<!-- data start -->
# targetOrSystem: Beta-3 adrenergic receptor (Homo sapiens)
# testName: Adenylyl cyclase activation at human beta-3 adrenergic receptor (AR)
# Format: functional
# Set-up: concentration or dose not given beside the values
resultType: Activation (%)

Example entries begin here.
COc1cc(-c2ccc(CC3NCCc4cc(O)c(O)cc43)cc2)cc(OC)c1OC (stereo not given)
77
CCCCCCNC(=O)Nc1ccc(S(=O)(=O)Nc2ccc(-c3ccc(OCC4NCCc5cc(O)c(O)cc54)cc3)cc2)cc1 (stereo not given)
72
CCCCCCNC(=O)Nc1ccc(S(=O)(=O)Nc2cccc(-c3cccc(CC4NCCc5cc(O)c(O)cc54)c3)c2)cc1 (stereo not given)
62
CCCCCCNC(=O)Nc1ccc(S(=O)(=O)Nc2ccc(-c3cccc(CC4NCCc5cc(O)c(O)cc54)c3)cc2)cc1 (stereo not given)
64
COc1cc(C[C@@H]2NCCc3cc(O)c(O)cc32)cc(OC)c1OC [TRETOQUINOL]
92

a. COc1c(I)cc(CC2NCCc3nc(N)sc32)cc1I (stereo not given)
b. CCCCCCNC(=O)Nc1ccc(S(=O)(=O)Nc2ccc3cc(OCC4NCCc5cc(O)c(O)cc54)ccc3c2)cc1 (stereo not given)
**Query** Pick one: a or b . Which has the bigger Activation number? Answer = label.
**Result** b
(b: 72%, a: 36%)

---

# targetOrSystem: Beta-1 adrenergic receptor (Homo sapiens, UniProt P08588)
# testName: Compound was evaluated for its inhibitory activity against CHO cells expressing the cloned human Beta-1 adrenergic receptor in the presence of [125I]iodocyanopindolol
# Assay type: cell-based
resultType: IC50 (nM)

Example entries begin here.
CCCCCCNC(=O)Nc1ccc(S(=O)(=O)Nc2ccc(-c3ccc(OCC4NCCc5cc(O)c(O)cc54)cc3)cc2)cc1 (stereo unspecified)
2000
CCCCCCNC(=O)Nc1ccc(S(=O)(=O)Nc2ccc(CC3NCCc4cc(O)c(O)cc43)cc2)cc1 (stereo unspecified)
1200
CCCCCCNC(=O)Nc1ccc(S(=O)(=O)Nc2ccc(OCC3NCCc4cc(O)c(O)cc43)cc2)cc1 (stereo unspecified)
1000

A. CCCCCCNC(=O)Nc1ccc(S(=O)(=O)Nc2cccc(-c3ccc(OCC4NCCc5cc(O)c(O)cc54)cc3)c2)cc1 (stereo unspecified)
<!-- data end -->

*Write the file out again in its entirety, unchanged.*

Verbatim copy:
# targetOrSystem: Beta-3 adrenergic receptor (Homo sapiens)
# testName: Adenylyl cyclase activation at human beta-3 adrenergic receptor (AR)
# Format: functional
# Set-up: concentration or dose not given beside the values
resultType: Activation (%)

Example entries begin here.
COc1cc(-c2ccc(CC3NCCc4cc(O)c(O)cc43)cc2)cc(OC)c1OC (stereo not given)
77
CCCCCCNC(=O)Nc1ccc(S(=O)(=O)Nc2ccc(-c3ccc(OCC4NCCc5cc(O)c(O)cc54)cc3)cc2)cc1 (stereo not given)
72
CCCCCCNC(=O)Nc1ccc(S(=O)(=O)Nc2cccc(-c3cccc(CC4NCCc5cc(O)c(O)cc54)c3)c2)cc1 (stereo not given)
62
CCCCCCNC(=O)Nc1ccc(S(=O)(=O)Nc2ccc(-c3cccc(CC4NCCc5cc(O)c(O)cc54)c3)cc2)cc1 (stereo not given)
64
COc1cc(C[C@@H]2NCCc3cc(O)c(O)cc32)cc(OC)c1OC [TRETOQUINOL]
92

a. COc1c(I)cc(CC2NCCc3nc(N)sc32)cc1I (stereo not given)
b. CCCCCCNC(=O)Nc1ccc(S(=O)(=O)Nc2ccc3cc(OCC4NCCc5cc(O)c(O)cc54)ccc3c2)cc1 (stereo not given)
**Query** Pick one: a or b . Which has the bigger Activation number? Answer = label.
**Result** b
(b: 72%, a: 36%)

---

# targetOrSystem: Beta-1 adrenergic receptor (Homo sapiens, UniProt P08588)
# testName: Compound was evaluated for its inhibitory activity against CHO cells expressing the cloned human Beta-1 adrenergic receptor in the presence of [125I]iodocyanopindolol
# Assay type: cell-based
resultType: IC50 (nM)

Example entries begin here.
CCCCCCNC(=O)Nc1ccc(S(=O)(=O)Nc2ccc(-c3ccc(OCC4NCCc5cc(O)c(O)cc54)cc3)cc2)cc1 (stereo unspecified)
2000
CCCCCCNC(=O)Nc1ccc(S(=O)(=O)Nc2ccc(CC3NCCc4cc(O)c(O)cc43)cc2)cc1 (stereo unspecified)
1200
CCCCCCNC(=O)Nc1ccc(S(=O)(=O)Nc2ccc(OCC3NCCc4cc(O)c(O)cc43)cc2)cc1 (stereo unspecified)
1000

A. CCCCCCNC(=O)Nc1ccc(S(=O)(=O)Nc2cccc(-c3ccc(OCC4NCCc5cc(O)c(O)cc54)cc3)c2)cc1 (stereo unspecified)